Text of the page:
orwarded to local management for resolution. Implementation of mitigation options in response to PHA findings is based on a relative risk matrix assigned by the PHA team. The matrix is based on severity (criticality) and probability (frequency). This ranking helps ensure that potential accident scenarios assigned the highest risk receive immediate attention. All approved mitigation options in response to PHA team findings are tracked until they are completed. The final resolution of each finding is documented and retained.

To help ensure that the process controls and/or process hazards do not eventually deviate significantly from the original design safety features, the PHA team periodically updates and revalidates the hazard analysis results. These periodic reviews are conducted at least every five years and will be conducted at this frequency until the process is no longer operating. The recommended order of analysis will be based upon the following criteria:

1. age of process;
2. extent of process hazards;
3. number of affected employees; and,
4. operating history of the process.

The results and findings from these updates are documented and retained. The team findings are forwarded to management for consideration, and the final resolution of the findings is documented and retained.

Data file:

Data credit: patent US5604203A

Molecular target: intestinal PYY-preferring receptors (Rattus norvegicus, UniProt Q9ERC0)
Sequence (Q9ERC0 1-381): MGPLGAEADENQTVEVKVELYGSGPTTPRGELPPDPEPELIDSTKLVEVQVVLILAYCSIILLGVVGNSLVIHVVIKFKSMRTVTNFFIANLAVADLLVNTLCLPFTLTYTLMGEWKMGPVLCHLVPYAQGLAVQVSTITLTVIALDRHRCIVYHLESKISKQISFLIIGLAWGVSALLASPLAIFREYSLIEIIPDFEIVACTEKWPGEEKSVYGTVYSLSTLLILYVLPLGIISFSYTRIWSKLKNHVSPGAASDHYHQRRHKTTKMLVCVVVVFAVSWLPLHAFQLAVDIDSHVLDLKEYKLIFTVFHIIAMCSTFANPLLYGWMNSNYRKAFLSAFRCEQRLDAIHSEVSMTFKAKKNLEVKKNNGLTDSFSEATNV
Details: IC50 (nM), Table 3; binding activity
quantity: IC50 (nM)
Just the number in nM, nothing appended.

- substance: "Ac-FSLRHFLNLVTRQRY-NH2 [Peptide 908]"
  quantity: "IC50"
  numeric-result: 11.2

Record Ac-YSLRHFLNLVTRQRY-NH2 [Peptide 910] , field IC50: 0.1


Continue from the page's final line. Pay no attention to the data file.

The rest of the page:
Operating Procedures

The Plant maintains written procedures that address various modes of process operations. These procedures provide guidance for experienced operators and also provide the basis for training new operators.

The intent of the operating procedures is to provide workable, useful, and clearly written instructions for conducting operating activities. To have effective operating procedures, the task and procedures directly and indirectly related to the covered process must be appropriate, clear, consistent, and most importantly, communicated to employees. Operating procedures are specific instructions or details on what steps are taken or followed in